Adobe’s Mike Chambers has posted about Apple’s new restriction on how applications are built for the iPhone or iPad. He says Adobe is ceasing development work on this feature:
We will still be shipping the ability to target the iPhone and iPad in Flash CS5. However, we are not currently planning any additional investments in that feature.
Of course he says “currently” so development could be resumed, presumably if the restriction is lifted.
He also suggests that Apple may be specifically targeting Flash despite the general wording of its notorious clause 3.3.1:
While it appears that Apple may selectively enforce the terms, it is our belief that Apple will enforce those terms as they apply to content created with Flash CS5.
Chambers spends much of his post saying how well Flash runs on Android – though Flash Player 10.1 and AIR 2.0 for Android are still in beta – and suggesting that Flash developers target Android instead.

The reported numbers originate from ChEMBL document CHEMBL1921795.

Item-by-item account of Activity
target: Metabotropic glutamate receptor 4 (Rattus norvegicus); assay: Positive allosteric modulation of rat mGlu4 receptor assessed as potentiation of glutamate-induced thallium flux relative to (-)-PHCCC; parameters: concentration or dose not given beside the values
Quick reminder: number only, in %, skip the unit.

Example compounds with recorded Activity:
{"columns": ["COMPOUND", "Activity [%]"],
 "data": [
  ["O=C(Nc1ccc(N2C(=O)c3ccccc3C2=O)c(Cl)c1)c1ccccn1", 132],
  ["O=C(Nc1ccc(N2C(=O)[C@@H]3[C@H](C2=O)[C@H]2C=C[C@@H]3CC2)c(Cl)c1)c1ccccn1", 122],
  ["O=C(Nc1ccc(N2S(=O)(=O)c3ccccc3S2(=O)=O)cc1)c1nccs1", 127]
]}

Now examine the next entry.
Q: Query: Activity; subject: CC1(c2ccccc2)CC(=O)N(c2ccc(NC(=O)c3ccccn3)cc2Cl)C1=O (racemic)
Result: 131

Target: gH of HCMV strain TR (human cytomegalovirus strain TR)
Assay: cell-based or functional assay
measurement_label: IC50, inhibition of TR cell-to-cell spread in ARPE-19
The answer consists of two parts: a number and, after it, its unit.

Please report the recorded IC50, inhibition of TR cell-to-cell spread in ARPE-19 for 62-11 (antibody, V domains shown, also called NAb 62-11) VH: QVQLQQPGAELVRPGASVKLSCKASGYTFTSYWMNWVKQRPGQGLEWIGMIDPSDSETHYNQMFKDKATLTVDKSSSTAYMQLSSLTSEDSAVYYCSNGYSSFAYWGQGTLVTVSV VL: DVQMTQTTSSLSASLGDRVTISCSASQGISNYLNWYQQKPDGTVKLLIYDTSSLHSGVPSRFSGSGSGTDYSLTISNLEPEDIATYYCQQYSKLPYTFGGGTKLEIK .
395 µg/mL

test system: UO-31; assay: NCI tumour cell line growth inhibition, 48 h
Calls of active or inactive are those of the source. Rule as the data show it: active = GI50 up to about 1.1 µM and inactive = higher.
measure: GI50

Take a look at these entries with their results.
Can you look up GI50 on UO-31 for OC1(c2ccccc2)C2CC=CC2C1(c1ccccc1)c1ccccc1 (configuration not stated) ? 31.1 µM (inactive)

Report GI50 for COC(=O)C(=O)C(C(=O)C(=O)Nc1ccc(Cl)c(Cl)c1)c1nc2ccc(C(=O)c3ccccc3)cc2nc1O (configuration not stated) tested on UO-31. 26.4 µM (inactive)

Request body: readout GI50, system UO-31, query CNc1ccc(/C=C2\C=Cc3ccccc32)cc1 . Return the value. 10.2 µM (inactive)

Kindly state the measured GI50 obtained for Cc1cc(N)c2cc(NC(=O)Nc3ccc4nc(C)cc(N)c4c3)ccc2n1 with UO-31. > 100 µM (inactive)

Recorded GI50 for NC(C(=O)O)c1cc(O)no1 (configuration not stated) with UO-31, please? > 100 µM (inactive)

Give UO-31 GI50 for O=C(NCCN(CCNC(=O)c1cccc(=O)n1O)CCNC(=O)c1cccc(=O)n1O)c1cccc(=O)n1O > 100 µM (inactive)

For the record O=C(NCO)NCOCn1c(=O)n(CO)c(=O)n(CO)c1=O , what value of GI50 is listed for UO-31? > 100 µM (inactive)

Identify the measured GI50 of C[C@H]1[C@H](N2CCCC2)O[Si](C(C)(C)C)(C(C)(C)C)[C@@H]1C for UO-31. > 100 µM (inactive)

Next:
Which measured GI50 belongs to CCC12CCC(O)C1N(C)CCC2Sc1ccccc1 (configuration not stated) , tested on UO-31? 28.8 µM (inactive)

The problem is that developers will go where their customers are. If Apple continues to increase its market share, its platform will continue to attract developers.
This is another instance of something I blogged about two years ago: the risk of building your business on a third-party platform. My post then was about Amazon, eBay and Facebook. Now the focus is on Apple. Other platforms like Salesforce.com and Google have the same inherent problem.
I think this problem will get worse rather than better, as people migrate from general-purpose open platforms to more locked-down appliances.